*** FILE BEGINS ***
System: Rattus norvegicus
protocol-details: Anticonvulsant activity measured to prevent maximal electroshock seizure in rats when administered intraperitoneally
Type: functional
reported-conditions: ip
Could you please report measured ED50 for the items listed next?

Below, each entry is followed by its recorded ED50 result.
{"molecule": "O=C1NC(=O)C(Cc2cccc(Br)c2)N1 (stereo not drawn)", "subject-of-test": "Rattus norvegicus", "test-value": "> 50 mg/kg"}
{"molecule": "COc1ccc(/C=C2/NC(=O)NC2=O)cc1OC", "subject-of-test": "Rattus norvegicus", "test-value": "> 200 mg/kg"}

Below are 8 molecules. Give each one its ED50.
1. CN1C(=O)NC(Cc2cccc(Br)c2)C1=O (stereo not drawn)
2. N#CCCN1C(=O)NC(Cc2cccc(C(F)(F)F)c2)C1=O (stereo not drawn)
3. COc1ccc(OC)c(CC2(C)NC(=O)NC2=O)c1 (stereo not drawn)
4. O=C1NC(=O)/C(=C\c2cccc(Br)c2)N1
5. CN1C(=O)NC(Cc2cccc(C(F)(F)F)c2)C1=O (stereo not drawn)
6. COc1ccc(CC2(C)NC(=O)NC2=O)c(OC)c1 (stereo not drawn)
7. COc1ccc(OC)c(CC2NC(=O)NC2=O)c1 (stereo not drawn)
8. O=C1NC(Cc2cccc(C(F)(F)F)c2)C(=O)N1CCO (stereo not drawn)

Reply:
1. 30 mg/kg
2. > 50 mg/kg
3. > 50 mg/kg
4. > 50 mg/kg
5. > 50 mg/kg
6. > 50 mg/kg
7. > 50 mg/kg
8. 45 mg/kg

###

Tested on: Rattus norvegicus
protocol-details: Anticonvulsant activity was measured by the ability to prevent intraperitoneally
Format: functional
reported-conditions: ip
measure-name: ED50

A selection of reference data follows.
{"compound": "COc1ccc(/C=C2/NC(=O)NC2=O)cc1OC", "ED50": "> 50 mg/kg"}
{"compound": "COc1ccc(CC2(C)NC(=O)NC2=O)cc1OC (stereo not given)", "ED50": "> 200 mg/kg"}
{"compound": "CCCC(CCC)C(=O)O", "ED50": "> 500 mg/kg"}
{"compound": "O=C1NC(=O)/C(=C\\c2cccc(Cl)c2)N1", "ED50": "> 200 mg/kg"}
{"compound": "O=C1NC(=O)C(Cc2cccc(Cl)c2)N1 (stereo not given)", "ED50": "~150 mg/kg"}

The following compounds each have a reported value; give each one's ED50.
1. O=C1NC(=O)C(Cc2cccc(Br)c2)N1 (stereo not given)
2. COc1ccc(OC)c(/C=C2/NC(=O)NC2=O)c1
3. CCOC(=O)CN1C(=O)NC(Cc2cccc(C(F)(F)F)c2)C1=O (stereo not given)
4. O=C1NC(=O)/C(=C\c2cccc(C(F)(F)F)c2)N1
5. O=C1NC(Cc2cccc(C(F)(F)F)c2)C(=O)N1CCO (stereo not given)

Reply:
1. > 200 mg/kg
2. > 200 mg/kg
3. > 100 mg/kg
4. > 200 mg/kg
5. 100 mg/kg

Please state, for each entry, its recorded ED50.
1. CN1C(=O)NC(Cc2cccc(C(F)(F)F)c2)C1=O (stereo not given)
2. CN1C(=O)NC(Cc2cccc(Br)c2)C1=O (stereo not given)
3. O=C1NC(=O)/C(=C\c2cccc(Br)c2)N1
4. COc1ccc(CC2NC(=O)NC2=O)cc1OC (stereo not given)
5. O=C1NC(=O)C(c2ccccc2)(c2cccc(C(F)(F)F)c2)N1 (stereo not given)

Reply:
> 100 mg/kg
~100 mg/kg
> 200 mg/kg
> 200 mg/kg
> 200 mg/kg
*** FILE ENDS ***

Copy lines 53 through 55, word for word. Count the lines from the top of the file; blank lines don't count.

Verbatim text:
2. CN1C(=O)NC(Cc2cccc(Br)c2)C1=O (stereo not given)
3. O=C1NC(=O)/C(=C\c2cccc(Br)c2)N1
4. COc1ccc(CC2NC(=O)NC2=O)cc1OC (stereo not given)